Since the creation of Dolly the sheep was reported in February 1997, the possibility of a cloned child has elicited powerful declarations of condemnation. A widely held view is that cloning a human being would be immoral and ought to be prohibited by legislation. This paper outlines the regulatory approaches taken in the EU countries (with particular reference to the UK), Canada and the US, before examining the claim that creating a clone would be a wrong to the resultant clone. It is argued that advocates of right-based moral theories must reject this claim, even if the clone is likely to have a terrible life. For the purposes of this paper, I use ‘cloning’ and related terms to refer to the deliberate creation of a human being that is genetically identical to another human being or has the same nuclear gene set. This paper is only concerned with cloning aimed at producing a child, often called ‘reproductive’ cloning. It is not, therefore, concerned with the creation of a human embryo by use of a cloning technique for other purposes, such as obtaining embryonic stem cells for the treatment of an existing person—often referred to as ‘therapeutic cloning’.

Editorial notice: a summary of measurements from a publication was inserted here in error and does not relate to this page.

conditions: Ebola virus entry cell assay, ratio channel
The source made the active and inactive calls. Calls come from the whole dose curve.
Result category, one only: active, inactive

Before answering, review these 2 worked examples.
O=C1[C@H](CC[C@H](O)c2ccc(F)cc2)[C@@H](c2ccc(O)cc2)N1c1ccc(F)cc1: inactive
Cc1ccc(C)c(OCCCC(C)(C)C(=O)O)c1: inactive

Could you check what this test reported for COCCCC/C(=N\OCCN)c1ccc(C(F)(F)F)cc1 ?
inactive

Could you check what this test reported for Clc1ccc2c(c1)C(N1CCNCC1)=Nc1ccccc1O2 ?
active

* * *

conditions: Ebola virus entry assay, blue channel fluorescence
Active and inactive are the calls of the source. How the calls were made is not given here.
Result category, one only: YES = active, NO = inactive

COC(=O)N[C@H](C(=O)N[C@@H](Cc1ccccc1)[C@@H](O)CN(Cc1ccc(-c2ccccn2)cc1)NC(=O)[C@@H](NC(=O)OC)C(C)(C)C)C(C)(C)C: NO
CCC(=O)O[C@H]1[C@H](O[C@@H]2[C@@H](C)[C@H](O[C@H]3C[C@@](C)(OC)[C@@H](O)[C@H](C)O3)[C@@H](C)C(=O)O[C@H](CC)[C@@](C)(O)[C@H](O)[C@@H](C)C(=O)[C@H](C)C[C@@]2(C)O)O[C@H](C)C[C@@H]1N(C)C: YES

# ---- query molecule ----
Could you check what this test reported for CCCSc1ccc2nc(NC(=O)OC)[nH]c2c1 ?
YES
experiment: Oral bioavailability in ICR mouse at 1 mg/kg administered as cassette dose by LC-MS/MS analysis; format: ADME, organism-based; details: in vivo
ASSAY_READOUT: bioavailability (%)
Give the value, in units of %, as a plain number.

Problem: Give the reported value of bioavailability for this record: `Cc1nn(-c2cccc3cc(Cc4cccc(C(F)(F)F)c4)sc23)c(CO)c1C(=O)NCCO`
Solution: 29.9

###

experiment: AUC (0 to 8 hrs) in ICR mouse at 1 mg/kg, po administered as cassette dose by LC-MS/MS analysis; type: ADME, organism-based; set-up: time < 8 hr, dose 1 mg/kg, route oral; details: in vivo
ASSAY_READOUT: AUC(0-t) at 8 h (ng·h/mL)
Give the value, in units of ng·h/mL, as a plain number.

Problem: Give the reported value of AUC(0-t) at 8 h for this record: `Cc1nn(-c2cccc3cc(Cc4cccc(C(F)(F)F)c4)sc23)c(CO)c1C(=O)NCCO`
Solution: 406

Pattinson, S. D. (2002). 'Reproductive Cloning: Can Cloning Harm the Clone?'. Medical Law Review, 10(3), 295-307. https://doi.org/10.1093/medlaw/10.3.295